Trauma from mass shootings lingers for generations in Colorado
An 80-year old man, a pair of soldiers in military garb and a 20-year-old student were among the stream of people braving cold mountain winds to lay flowers at one of the makeshift memorials for 10 victims of Colorado’s latest mass shooting.
There have been so many shootings in this Western state in the 21 years since two students massacred 13 people before killing themselves at Columbine High School in Littleton that generations of residents have seen similar memorials erected for the dead.
“We have to re-evaluate our morals and values,” said Mike Tucker, 80, a retired marketing executive. “We seem to have lost the ability to distinguish those.”
His voice cracked and he blinked back tears as he lay a bouquet at Boulder Police headquarters in honor of Eric Talley, a policeman killed along with nine others in Monday’s massacre.
Another memorial sprang up at the site of the shooting – a King Soopers grocery store – where people people wept silently as they placed flowers and votive candles along a 100-yard stretch of chain-link fencing set up to contain the crime scene.
One placed a sign that said, “Pray for Boulder.” Nearby, a man softly played the cello. FBI investigators swarmed around a black SUV in the parking lot.
Police on Tuesday identified 21-year-old Ahmad Al Aliwi Alissa of Arvada, Colorado as the suspect accused of killing shoppers and workers in a hail of bullets at the supermarket, marking the United States’ second mass shooting in a week and adding to the state’s tragic history of deadly massacres.
“We all share Boulder’s pain – pain that hits home,” John Hickenlooper, the state’s former governor, now a U.S. senator wrote on Twitter on Tuesday, tolling the names of schools and locations where mass shootings occurred: “Columbine, Arapahoe, Platte Canyon, STEM School Highlands Ranch, Planned Parenthood, Aurora – and now Boulder.”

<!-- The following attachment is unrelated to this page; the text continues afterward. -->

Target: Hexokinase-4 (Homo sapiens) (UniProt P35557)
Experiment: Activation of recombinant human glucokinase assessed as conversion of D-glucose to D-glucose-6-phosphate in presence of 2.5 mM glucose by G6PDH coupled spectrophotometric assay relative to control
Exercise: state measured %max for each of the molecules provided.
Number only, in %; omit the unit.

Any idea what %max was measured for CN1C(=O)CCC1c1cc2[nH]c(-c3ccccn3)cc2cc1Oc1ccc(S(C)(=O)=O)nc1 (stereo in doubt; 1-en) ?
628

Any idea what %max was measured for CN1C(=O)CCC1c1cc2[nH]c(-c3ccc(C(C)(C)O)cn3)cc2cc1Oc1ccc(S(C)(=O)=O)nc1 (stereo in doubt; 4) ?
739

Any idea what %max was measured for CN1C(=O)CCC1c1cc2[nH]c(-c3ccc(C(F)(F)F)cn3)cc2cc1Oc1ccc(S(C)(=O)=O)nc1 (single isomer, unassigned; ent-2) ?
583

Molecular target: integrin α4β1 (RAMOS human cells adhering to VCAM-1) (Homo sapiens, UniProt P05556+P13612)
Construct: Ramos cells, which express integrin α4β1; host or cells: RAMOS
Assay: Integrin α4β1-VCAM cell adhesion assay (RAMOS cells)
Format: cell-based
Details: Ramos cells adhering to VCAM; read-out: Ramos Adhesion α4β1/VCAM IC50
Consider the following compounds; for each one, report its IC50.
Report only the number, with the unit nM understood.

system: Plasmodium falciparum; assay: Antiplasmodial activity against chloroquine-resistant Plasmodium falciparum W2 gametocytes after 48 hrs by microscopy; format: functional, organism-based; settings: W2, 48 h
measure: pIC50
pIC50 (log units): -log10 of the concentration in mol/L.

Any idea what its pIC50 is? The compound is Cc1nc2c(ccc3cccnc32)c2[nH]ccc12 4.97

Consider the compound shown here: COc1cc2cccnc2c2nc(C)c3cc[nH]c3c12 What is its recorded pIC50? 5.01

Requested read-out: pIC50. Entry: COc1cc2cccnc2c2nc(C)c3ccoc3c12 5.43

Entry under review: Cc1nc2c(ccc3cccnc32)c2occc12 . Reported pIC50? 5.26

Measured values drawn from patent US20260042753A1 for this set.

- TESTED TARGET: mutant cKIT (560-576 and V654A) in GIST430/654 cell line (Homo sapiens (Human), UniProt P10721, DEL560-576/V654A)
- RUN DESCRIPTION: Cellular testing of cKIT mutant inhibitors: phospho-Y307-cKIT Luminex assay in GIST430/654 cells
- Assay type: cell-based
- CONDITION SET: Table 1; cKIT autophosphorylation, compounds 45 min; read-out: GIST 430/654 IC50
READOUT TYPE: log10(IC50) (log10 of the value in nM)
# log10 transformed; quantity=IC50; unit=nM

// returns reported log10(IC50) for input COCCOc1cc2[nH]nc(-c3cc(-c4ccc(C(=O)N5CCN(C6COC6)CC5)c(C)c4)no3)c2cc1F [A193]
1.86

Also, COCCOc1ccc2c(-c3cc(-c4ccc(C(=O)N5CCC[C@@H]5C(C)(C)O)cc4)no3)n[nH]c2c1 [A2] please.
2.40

The litany of places where Colorado’s shooting attacks have occurred over the last two decades resonates deeply and personally for many residents. Columbine, the suburban high school, remains one of the worst school shootings in U.S. history. In Aurora, a gunman killed 12 people and wounded 50 at a screening of the Batman movie “The Dark Knight Rises” in 2012. And this week, Boulder.
Littleton resident Jane Dougherty’s children experienced their first lockdowns in elementary and middle school at campuses next to Columbine. Now her granddaughters hide in kindergarten lockdowns. In 2012, Dougherty’s sister, Mary Sherlach, was murdered in the mass shooting at Sandy Hook Elementary School in Connecticut.
“People don’t understand how many of us have been affected multiple times by gun violence,” said Sandy Phillips, whose daughter, Jessica Ghawi, was murdered at “The Dark Knight Rises” showing. “I always say you’re one bullet away.”
One of her daughter’s college professors – a woman who helped her students process their grief after Jessica’s death – lost her own husband in the Boulder shooting, said Phillips, now an advocate for survivors of gun violence.
Another factor is copycat actors, said Dave Cullen, who has written books on mass shootings at Columbine and Marjory Stoneman High School in Florida.
“Having it happen in your community and over and over, it’s just really real and plausible for you to try it too if you’re so inclined,” he said.
The epidemic of mass shootings and the trauma left in their wake are certainly not limited to Colorado.
“I don’t think we’re ahead of anybody else – it’s a national problem,” said Marilyn Whittaker, a retired school psychologist who lay flowers at the makeshift memorial at the Boulder police headquarters.
But in Colorado, where violence has occurred again and again, the trauma is palpable.
Dougherty looks around for an exit every time she’s in a crowded public space. Her daughter is afraid to take her new baby out in public.
“We’re all a bit traumatized by living in a culture where this is going on – by living in a society that has this level of violence,” said Beverly Kingston, director of the Center for the Study and Prevention of Violence at the University of Colorado Boulder.
(Writing by Sharon Bernstein; editing by Paul Thomasch and Cynthia Osterman)